Graphic scales are not only the most helpful means of communicating map scale but also the safest. An alternative to blind trust in the user's sense of distance and skill in mental arithmetic, the simple bar scale typically portrays a series of conveniently rounded distances appropriate to the map's function and the area covered. Graphic scales are particularly safe when a newspaper or magazine publisher might reduce or enlarge the map without consulting the mapmaker. For example, a five-inch-wide map labeled "1:50,000" would have a scale less than 1:80,000 if reduced to fit a newspaper columnthree inches wide, whereas a scale bar representing a half-mile would shrink along with the map's other symbols and distances. Ratio and verbal scales are useless on video maps, since television screens and thus the map scales vary widely and unpredictably.

Map Projections

Map projections, which transform the curved, three-dimensional surface of the planet into a flat, two-dimensional plane, can greatly distort map scale. Although the globe can be a true scale model of the earth, with a constant scale at all points and in all directions, the flat map stretches some distances and shortens others, so that scale varies from point to point. Moreover, scale at a point tends to vary with direction as well.

The world map projection in figure 2.2 illustrates the often severe scale differences found on maps portraying large areas. In this instance map scale is constant along the equator and the meridians, shown as straight lines perpendicular to the equator and running from the North Pole to the South Pole. (If the terms parallel, meridian, latitude, and longitude seem puzzling, the quick review of basic world geography found in the Appendix might be helpful.) Because the meridians have the same scale as the equator, each meridian (if we assume the earth is a perfect sphere) is half the length of the equator. Because scale is constant along the meridians, the map preserves the even spacing of parallels separated by 30° of latitude. But on this map all parallels are the same length, even though on the earth or a globe parallels decrease in length from the equator to the poles. Moreover, the map projection has stretched the poles from points with no length to lines as long as the equator. North-south scale is constant, but east-west scale increases to twice the north-south scale at 60° N and 60° S, and to infinity at the poles.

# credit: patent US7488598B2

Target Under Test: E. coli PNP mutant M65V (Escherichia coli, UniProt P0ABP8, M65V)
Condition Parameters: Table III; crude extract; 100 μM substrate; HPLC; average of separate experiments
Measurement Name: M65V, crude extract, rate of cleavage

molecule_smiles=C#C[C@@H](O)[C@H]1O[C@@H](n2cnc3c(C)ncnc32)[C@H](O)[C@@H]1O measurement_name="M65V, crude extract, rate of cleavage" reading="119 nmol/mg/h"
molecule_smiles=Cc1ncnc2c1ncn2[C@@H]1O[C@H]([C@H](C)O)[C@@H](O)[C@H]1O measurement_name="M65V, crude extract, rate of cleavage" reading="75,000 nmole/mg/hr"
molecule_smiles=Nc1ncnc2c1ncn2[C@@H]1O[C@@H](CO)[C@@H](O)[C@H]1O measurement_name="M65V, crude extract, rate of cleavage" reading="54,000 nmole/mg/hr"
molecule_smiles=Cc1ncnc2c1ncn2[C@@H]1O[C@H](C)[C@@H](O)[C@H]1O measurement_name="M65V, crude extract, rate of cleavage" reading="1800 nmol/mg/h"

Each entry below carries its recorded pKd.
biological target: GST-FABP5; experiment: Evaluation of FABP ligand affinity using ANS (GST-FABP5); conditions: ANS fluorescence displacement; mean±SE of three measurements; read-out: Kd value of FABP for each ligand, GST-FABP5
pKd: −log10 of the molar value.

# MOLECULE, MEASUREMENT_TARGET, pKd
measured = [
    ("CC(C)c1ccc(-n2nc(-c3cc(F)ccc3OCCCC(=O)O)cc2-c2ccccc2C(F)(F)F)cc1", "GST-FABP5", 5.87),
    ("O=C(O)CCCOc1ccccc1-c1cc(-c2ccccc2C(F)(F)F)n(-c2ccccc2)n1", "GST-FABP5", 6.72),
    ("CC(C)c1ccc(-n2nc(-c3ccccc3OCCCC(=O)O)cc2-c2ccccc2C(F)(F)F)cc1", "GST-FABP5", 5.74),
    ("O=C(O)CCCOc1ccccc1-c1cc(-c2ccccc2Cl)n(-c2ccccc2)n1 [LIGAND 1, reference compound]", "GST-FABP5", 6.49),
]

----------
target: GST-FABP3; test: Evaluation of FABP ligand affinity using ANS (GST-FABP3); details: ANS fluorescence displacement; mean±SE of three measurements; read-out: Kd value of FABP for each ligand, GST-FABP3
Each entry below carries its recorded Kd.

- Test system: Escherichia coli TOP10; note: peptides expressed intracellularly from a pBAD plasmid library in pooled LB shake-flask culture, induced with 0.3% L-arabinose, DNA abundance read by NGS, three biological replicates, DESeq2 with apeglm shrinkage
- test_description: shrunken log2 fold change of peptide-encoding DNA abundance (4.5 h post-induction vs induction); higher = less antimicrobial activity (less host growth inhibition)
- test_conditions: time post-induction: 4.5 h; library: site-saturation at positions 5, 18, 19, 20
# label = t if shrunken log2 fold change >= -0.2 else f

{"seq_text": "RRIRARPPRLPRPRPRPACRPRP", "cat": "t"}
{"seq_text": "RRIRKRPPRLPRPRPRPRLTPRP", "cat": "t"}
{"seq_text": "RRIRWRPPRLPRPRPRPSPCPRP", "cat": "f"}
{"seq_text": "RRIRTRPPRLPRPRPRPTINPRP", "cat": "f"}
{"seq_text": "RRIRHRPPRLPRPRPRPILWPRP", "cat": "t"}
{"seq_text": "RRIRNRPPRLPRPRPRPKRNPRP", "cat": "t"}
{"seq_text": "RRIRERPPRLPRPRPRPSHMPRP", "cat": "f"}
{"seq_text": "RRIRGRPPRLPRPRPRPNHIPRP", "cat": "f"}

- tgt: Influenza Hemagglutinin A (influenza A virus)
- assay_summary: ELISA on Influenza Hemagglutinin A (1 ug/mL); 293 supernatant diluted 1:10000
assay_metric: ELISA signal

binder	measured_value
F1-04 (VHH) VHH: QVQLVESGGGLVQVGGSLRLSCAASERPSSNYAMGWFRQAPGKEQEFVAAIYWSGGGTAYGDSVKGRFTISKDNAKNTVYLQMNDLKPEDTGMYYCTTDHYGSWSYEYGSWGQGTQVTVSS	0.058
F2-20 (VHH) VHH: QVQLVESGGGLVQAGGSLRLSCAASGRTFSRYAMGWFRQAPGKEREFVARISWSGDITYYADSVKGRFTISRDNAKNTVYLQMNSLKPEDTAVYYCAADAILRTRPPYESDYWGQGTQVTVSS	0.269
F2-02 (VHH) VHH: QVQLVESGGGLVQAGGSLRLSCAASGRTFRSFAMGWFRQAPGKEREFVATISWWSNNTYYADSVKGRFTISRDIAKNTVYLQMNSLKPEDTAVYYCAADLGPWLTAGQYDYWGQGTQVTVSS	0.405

Ratio scales commonly describe a world map's capacity for detail. But the scale is strictly valid for just a few lines on the map—in the case of figure 2.2, only for the equator and the meridians. Most world maps don't warn that using the scale ratio to convert distances between map symbols to distances between real places almost always yields an erroneous result. Figure 2.2, for instance, would greatly inflate the distance between Chicago and Stockholm, which are far apart and both well north of the equator. Cartographers wisely avoid decorating world maps with graphic scales, which might encourage this type of abuse. In contrast, scale distortion of distance usually is negligible on large-scale maps, where the area covered is comparatively small.

Figure 2.3 helps explain the meaning and limitations of ratio scales on world maps by treating map projection as a two-stage process. Stage one shrinks the earth to a globe, for which the ratio scale is valid everywhere and in all directions. Stage two projects symbols from the globe onto a flattenable surface, such as a plane, a cone, or a cylinder, which is attached to the globe at a point or at one or two standard lines. On flat maps, the scale usually is constant only along these standard lines. In figure 2.2, a type of cylindrical projection called the plane chart, the equator is a standard line and the meridians show true scale as well.

In general, scale distortion increases with distance from the standard line. The common developable surfaces—plane, cone, and cylinder—allow the mapmaker to minimize distortion by centering the projection in or near the region featured on the map. World maps commonly use a cylindrical projection, centered on the equator. Figure 2.4 shows that a secant cylindrical projection, which cuts through the globe, yields two standard lines, whereas a tangent cylindrical projection, which merely touches the globe, has only one. Average distortion is less for a secant projection because the average place is closerto one of the two standard lines. Conic projections are well suited to large mid-latitude areas, such as North America, Europe, and the Soviet Union, and secant conic projections offer less average distortion than tangent conic projections. Azimuthal projections, which use the plane as their developable surface, are used most commonly for maps of polar regions.


Excerpted from How to Lie with Maps by Mark Monmonier. Copyright © 1996 The University of Chicago. Excerpted by permission of The University of Chicago Press.
All rights reserved. No part of this excerpt may be reproduced or reprinted without permission in writing from the publisher.
Excerpts are provided by Dial-A-Book Inc. solely for the personal use of visitors to this web site.

Meet the Author

Mark Monmonier is distinguished professor of geography at Syracuse University’s Maxwell School of Citizenship and Public Affairs.